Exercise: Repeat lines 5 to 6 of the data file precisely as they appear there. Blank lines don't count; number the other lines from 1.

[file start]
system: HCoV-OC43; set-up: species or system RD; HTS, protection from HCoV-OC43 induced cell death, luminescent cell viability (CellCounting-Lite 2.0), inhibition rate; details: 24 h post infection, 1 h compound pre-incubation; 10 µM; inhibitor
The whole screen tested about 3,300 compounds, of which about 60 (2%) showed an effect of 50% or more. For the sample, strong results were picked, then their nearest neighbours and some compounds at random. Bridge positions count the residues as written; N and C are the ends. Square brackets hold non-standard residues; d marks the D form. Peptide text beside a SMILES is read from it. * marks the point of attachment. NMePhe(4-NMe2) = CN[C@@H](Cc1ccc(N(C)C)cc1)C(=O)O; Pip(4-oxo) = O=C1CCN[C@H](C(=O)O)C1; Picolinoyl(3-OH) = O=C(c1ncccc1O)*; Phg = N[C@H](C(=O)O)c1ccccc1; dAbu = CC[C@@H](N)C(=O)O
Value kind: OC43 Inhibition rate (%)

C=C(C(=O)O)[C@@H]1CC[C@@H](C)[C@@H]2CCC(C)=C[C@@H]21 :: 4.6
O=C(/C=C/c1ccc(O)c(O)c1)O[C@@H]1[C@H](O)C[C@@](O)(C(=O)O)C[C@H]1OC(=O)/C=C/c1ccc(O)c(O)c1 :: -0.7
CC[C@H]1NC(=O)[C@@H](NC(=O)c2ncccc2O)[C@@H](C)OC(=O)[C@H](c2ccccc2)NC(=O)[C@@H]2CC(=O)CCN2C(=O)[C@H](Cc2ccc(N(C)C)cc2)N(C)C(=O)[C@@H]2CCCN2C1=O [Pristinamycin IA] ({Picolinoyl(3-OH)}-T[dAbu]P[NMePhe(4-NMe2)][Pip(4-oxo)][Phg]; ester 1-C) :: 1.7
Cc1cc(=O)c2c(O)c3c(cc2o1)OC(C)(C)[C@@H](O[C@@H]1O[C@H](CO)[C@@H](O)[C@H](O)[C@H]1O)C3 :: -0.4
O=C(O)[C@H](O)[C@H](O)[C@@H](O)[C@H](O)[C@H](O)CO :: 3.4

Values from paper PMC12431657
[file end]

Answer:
O=C(/C=C/c1ccc(O)c(O)c1)O[C@@H]1[C@H](O)C[C@@](O)(C(=O)O)C[C@H]1OC(=O)/C=C/c1ccc(O)c(O)c1 :: -0.7
CC[C@H]1NC(=O)[C@@H](NC(=O)c2ncccc2O)[C@@H](C)OC(=O)[C@H](c2ccccc2)NC(=O)[C@@H]2CC(=O)CCN2C(=O)[C@H](Cc2ccc(N(C)C)cc2)N(C)C(=O)[C@@H]2CCCN2C1=O [Pristinamycin IA] ({Picolinoyl(3-OH)}-T[dAbu]P[NMePhe(4-NMe2)][Pip(4-oxo)][Phg]; ester 1-C) :: 1.7